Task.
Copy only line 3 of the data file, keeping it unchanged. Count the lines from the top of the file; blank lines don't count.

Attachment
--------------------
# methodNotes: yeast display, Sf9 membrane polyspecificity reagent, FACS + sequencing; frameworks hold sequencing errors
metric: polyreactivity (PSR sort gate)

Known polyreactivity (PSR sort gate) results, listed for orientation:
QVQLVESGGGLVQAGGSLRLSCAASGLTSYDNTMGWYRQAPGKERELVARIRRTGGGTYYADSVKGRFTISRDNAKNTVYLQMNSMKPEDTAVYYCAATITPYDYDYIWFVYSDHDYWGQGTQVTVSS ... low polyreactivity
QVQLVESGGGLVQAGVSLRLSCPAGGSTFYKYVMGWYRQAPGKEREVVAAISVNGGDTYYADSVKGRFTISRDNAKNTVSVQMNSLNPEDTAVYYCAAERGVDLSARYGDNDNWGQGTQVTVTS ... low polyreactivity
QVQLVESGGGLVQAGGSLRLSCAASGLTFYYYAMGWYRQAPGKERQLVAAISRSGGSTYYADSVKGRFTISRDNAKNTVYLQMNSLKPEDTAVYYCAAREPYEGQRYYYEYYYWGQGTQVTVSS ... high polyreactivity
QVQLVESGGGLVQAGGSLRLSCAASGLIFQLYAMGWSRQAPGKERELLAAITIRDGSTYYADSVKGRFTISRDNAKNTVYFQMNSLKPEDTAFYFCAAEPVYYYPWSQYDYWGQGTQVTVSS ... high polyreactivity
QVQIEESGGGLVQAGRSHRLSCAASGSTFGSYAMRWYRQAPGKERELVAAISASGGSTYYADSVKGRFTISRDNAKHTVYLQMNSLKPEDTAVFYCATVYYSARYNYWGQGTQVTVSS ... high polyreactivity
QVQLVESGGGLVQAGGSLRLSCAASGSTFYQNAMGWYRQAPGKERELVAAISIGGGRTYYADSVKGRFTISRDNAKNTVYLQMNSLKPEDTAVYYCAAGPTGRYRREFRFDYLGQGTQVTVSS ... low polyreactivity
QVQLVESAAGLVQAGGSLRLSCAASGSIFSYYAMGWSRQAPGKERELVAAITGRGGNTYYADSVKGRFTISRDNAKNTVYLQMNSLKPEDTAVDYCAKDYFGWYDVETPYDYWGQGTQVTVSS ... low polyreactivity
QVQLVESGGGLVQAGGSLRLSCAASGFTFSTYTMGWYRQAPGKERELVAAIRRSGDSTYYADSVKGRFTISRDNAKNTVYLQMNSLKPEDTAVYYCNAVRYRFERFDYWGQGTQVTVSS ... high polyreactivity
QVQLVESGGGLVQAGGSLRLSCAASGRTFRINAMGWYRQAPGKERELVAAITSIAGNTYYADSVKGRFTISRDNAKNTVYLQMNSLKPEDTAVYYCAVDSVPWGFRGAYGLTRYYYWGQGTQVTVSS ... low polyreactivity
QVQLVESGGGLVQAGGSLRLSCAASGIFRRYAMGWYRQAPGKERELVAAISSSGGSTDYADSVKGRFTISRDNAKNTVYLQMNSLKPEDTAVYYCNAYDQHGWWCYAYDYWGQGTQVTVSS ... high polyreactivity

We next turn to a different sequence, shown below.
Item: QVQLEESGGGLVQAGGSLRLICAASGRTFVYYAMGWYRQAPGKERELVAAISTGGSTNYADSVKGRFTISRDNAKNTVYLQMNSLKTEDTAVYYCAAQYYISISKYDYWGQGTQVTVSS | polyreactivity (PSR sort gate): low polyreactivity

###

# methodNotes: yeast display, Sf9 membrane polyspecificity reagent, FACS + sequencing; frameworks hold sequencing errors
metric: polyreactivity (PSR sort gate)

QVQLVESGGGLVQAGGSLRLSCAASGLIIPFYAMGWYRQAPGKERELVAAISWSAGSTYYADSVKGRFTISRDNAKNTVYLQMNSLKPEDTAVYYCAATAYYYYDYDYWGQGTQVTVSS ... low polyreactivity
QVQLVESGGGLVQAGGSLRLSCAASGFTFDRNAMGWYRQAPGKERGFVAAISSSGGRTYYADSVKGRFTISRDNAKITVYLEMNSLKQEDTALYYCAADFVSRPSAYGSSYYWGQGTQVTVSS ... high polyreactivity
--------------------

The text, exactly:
Known polyreactivity (PSR sort gate) results, listed for orientation: